Children's Hospital Association: Marking a Milestone, A Year Without a Central Line Infection
Rounding, improved hygiene and reducing the use of central lines helped Children's Mercy Kansas City go nearly a year without a central line-associated bloodstream infection (CLABSI) in its neonatal intensive care unit.
CLABSIs cause significant harm for patients of any age but pose a particular danger to NICU babies. Infections among this vulnerable population impact health outcomes and lengths of stay.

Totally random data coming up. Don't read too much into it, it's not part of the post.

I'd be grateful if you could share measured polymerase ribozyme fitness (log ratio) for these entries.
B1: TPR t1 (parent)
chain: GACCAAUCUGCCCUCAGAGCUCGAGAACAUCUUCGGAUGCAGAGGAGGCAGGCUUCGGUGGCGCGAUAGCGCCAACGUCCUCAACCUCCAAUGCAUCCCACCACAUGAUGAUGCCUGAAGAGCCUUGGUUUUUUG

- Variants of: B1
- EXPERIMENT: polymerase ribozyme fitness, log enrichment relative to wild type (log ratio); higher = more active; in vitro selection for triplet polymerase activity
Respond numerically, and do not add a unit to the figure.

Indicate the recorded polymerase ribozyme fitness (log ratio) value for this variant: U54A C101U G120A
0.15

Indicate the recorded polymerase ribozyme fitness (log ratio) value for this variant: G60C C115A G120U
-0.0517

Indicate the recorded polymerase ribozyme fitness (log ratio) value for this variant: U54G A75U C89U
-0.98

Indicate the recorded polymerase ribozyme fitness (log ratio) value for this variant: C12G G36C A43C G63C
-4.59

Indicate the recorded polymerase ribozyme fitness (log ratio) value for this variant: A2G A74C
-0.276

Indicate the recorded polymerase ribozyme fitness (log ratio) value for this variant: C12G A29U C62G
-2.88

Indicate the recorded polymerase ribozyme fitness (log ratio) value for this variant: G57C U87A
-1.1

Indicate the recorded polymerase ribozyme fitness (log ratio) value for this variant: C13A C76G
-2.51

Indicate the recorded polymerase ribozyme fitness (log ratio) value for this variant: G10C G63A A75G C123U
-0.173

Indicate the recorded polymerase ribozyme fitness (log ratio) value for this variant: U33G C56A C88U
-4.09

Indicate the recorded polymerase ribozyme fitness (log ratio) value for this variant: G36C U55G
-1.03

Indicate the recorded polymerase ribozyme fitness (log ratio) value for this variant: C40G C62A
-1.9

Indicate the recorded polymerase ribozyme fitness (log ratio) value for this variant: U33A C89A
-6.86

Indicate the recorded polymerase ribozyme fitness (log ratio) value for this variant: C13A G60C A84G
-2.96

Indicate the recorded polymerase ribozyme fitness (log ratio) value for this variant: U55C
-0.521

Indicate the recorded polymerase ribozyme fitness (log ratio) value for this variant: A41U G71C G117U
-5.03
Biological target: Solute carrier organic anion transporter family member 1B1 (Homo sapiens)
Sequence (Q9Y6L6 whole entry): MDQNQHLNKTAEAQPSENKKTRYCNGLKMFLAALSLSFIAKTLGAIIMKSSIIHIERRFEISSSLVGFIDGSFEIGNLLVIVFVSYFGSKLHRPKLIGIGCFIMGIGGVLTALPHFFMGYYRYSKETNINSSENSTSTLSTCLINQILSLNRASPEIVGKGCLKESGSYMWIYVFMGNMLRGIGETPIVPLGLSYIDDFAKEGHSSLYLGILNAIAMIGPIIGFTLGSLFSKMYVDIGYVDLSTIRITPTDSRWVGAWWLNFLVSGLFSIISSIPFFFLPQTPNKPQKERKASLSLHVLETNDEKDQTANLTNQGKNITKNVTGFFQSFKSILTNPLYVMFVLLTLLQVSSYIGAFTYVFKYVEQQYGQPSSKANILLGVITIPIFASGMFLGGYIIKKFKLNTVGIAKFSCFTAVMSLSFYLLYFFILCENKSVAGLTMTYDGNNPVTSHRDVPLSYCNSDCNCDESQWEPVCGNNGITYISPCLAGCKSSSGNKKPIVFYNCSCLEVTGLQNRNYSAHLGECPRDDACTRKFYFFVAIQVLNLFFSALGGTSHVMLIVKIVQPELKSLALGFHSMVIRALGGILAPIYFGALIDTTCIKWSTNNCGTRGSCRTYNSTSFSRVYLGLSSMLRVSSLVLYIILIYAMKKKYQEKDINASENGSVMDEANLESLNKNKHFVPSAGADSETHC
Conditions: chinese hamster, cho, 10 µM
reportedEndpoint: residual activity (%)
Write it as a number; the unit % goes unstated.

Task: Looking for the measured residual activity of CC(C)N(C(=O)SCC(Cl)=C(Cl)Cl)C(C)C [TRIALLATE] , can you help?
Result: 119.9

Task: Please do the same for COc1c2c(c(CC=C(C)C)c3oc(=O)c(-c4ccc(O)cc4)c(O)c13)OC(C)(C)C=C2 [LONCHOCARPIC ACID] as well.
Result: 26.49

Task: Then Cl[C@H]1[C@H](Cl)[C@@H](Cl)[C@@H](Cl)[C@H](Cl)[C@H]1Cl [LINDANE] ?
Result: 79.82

In early 2022, leaders at Children’s Mercy noted an increase in the frequency of CLABSIs in its NICU. Infection rates peaked at 3.88 per 1,000 line days in March.
“Our internal NICU goal is always zero CLABSIs,” says Annie Craig, MSN, RN, RNC-NIC, the hospital’s senior director of neonatal and perinatal services. “When we started to notice these upticks, we decided to address them as an interdisciplinary leadership team.”
Read the full article via the Children's Hospital Association